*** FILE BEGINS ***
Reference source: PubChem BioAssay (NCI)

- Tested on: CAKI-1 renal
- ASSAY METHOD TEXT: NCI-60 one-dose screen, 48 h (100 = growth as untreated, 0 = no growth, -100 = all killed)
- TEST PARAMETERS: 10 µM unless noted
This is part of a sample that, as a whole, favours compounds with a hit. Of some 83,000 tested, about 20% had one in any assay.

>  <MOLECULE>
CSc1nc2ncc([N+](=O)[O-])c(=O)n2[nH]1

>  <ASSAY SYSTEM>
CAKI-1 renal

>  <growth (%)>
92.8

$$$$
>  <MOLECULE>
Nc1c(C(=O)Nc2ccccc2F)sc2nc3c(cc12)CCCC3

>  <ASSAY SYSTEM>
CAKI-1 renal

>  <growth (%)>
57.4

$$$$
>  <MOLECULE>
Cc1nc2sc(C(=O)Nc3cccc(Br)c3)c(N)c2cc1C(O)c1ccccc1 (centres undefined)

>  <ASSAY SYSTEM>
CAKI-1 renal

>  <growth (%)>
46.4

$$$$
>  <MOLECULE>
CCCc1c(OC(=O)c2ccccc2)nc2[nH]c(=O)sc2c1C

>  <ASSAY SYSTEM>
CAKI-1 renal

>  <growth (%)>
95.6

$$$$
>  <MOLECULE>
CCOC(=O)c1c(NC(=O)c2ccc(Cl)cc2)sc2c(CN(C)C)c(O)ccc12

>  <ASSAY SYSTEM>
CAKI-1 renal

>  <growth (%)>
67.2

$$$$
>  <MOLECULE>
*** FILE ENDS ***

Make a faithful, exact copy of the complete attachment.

Reference source: PubChem BioAssay (NCI)

- Tested on: CAKI-1 renal
- ASSAY METHOD TEXT: NCI-60 one-dose screen, 48 h (100 = growth as untreated, 0 = no growth, -100 = all killed)
- TEST PARAMETERS: 10 µM unless noted
This is part of a sample that, as a whole, favours compounds with a hit. Of some 83,000 tested, about 20% had one in any assay.

>  <MOLECULE>
CSc1nc2ncc([N+](=O)[O-])c(=O)n2[nH]1

>  <ASSAY SYSTEM>
CAKI-1 renal

>  <growth (%)>
92.8

$$$$
>  <MOLECULE>
Nc1c(C(=O)Nc2ccccc2F)sc2nc3c(cc12)CCCC3

>  <ASSAY SYSTEM>
CAKI-1 renal

>  <growth (%)>
57.4

$$$$
>  <MOLECULE>
Cc1nc2sc(C(=O)Nc3cccc(Br)c3)c(N)c2cc1C(O)c1ccccc1 (centres undefined)

>  <ASSAY SYSTEM>
CAKI-1 renal

>  <growth (%)>
46.4

$$$$
>  <MOLECULE>
CCCc1c(OC(=O)c2ccccc2)nc2[nH]c(=O)sc2c1C

>  <ASSAY SYSTEM>
CAKI-1 renal

>  <growth (%)>
95.6

$$$$
>  <MOLECULE>
CCOC(=O)c1c(NC(=O)c2ccc(Cl)cc2)sc2c(CN(C)C)c(O)ccc12

>  <ASSAY SYSTEM>
CAKI-1 renal

>  <growth (%)>
67.2

$$$$
>  <MOLECULE>